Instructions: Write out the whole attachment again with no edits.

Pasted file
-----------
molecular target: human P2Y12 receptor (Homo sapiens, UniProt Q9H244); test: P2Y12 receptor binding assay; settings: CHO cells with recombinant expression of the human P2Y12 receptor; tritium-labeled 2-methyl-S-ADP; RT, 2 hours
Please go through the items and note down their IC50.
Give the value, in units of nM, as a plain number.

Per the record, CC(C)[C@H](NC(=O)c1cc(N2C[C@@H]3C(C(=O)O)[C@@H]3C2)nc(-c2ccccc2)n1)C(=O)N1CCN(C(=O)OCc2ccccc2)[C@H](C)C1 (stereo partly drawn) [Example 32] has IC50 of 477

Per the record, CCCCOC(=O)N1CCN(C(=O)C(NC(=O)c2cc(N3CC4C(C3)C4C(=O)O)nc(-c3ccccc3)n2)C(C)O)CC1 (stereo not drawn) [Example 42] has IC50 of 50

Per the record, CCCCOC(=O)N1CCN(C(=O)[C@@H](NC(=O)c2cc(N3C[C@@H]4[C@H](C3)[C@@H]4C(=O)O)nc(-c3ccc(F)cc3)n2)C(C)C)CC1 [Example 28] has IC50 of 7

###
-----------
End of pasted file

molecular target: human P2Y12 receptor (Homo sapiens, UniProt Q9H244); test: P2Y12 receptor binding assay; settings: CHO cells with recombinant expression of the human P2Y12 receptor; tritium-labeled 2-methyl-S-ADP; RT, 2 hours
Please go through the items and note down their IC50.
Give the value, in units of nM, as a plain number.

Per the record, CC(C)[C@H](NC(=O)c1cc(N2C[C@@H]3C(C(=O)O)[C@@H]3C2)nc(-c2ccccc2)n1)C(=O)N1CCN(C(=O)OCc2ccccc2)[C@H](C)C1 (stereo partly drawn) [Example 32] has IC50 of 477

Per the record, CCCCOC(=O)N1CCN(C(=O)C(NC(=O)c2cc(N3CC4C(C3)C4C(=O)O)nc(-c3ccccc3)n2)C(C)O)CC1 (stereo not drawn) [Example 42] has IC50 of 50

Per the record, CCCCOC(=O)N1CCN(C(=O)[C@@H](NC(=O)c2cc(N3C[C@@H]4[C@H](C3)[C@@H]4C(=O)O)nc(-c3ccc(F)cc3)n2)C(C)C)CC1 [Example 28] has IC50 of 7

###